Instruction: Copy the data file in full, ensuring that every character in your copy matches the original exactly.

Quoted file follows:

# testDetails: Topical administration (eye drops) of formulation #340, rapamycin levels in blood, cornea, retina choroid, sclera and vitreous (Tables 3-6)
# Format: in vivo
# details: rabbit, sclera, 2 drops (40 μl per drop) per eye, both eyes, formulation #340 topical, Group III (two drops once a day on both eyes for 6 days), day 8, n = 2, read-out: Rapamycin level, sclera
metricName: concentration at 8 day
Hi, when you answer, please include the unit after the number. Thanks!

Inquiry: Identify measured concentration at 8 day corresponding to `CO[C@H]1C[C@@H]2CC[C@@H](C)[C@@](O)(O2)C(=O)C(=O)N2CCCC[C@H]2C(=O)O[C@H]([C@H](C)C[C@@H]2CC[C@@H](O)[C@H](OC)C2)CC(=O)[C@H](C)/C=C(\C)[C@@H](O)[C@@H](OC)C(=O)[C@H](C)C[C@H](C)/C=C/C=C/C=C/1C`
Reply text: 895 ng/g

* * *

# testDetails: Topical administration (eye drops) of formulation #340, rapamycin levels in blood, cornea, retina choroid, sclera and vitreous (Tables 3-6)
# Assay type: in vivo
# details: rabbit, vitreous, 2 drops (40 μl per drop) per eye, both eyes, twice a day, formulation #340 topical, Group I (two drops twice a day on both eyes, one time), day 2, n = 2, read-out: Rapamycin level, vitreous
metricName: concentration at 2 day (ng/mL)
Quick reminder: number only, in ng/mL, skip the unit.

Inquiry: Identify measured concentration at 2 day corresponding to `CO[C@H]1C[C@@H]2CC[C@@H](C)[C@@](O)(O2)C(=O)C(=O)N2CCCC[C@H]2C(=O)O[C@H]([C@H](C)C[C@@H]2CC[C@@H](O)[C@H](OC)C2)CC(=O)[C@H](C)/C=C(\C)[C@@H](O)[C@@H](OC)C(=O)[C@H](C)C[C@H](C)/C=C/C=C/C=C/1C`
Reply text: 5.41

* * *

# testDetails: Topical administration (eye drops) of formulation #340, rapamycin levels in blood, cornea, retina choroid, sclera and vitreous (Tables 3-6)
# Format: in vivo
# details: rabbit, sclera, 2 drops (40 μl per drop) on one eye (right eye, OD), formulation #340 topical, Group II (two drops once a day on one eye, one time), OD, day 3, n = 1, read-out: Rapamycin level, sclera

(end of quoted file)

# testDetails: Topical administration (eye drops) of formulation #340, rapamycin levels in blood, cornea, retina choroid, sclera and vitreous (Tables 3-6)
# Format: in vivo
# details: rabbit, sclera, 2 drops (40 μl per drop) per eye, both eyes, formulation #340 topical, Group III (two drops once a day on both eyes for 6 days), day 8, n = 2, read-out: Rapamycin level, sclera
metricName: concentration at 8 day
Hi, when you answer, please include the unit after the number. Thanks!

Inquiry: Identify measured concentration at 8 day corresponding to `CO[C@H]1C[C@@H]2CC[C@@H](C)[C@@](O)(O2)C(=O)C(=O)N2CCCC[C@H]2C(=O)O[C@H]([C@H](C)C[C@@H]2CC[C@@H](O)[C@H](OC)C2)CC(=O)[C@H](C)/C=C(\C)[C@@H](O)[C@@H](OC)C(=O)[C@H](C)C[C@H](C)/C=C/C=C/C=C/1C`
Reply text: 895 ng/g

* * *

# testDetails: Topical administration (eye drops) of formulation #340, rapamycin levels in blood, cornea, retina choroid, sclera and vitreous (Tables 3-6)
# Assay type: in vivo
# details: rabbit, vitreous, 2 drops (40 μl per drop) per eye, both eyes, twice a day, formulation #340 topical, Group I (two drops twice a day on both eyes, one time), day 2, n = 2, read-out: Rapamycin level, vitreous
metricName: concentration at 2 day (ng/mL)
Quick reminder: number only, in ng/mL, skip the unit.

Inquiry: Identify measured concentration at 2 day corresponding to `CO[C@H]1C[C@@H]2CC[C@@H](C)[C@@](O)(O2)C(=O)C(=O)N2CCCC[C@H]2C(=O)O[C@H]([C@H](C)C[C@@H]2CC[C@@H](O)[C@H](OC)C2)CC(=O)[C@H](C)/C=C(\C)[C@@H](O)[C@@H](OC)C(=O)[C@H](C)C[C@H](C)/C=C/C=C/C=C/1C`
Reply text: 5.41

* * *

# testDetails: Topical administration (eye drops) of formulation #340, rapamycin levels in blood, cornea, retina choroid, sclera and vitreous (Tables 3-6)
# Format: in vivo
# details: rabbit, sclera, 2 drops (40 μl per drop) on one eye (right eye, OD), formulation #340 topical, Group II (two drops once a day on one eye, one time), OD, day 3, n = 1, read-out: Rapamycin level, sclera